One of the founders of the West Coast cool jazz scene, Dave Brubeck was responsible for popularizing jazz with white people and college people, which more often than not were one and the same. Among his quartet’s many milestones are his early university tours and the seminal Time Out record.
- Jazz at Oberlin (1953) A
- On some nights, there is a certain magic in the air. It becomes palpable — only a select few live albums can make you feel like part of the crowd, as if you were there. The Quintet’s May 15th date in Toronto. Duke Ellington’s 7/7/56 set at Newport. The Brubeck Quartet’s night at Oberlin College. Brubeck’s wildly imaginative piano chords, coupled with Paul Desmond’s wispy alto sax solos, finally gave white hipsters across the country something to write home about.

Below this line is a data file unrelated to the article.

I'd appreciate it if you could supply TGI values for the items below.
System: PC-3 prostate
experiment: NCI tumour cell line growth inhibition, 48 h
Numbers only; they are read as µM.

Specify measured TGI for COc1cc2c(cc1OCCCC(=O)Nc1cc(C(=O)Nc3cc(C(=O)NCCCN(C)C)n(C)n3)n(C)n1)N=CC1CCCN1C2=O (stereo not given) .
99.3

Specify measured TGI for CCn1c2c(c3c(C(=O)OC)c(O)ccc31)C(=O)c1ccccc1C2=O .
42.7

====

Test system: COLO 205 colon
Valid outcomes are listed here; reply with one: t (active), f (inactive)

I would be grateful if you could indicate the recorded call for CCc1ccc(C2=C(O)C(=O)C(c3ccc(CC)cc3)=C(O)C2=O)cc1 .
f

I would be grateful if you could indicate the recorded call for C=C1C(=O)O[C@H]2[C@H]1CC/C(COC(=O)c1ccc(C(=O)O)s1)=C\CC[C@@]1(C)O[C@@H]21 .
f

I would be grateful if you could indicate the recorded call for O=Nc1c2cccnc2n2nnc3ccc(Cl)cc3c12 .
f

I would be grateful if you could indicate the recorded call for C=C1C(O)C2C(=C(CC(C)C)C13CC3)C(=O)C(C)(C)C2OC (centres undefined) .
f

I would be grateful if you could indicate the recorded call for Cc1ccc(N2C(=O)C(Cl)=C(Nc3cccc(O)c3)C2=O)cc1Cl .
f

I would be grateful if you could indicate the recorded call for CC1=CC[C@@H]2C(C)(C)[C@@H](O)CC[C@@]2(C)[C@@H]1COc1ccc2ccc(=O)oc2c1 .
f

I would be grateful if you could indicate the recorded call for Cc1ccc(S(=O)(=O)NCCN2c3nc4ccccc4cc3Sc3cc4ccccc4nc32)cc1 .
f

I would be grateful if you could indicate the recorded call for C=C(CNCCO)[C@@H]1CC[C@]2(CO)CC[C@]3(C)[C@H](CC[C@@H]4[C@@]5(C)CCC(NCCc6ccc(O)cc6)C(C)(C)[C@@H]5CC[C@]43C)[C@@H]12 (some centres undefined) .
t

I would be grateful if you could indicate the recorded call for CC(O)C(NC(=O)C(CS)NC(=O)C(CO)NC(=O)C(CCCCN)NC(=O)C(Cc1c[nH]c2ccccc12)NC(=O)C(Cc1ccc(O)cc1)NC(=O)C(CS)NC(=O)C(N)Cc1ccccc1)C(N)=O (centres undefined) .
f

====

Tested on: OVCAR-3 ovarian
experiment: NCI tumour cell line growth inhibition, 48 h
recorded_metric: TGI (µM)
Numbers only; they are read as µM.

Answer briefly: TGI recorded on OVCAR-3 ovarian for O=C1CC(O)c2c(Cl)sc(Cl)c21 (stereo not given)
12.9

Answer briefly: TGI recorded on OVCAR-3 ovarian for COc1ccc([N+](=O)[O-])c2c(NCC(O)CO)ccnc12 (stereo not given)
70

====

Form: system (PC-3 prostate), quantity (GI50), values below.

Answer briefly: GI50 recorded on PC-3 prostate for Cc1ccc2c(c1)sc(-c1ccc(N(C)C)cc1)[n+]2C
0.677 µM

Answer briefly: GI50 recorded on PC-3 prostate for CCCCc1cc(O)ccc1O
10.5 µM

- Jazz Goes to College (1954) A-
- While lacking the magical coherency and continuity that made Jazz at Oberlin such a landmark occurrence, Jazz Goes to College continues Dave Brubeck’s trailblazing winning streak. But instead of Brubeck’s blocky piano chords taking center stage, it is the smooth syncopation of Paul Desmond’s alto sax soloing that defines the Quartet. Greatest performance at the University of Michigan until the Fab Five.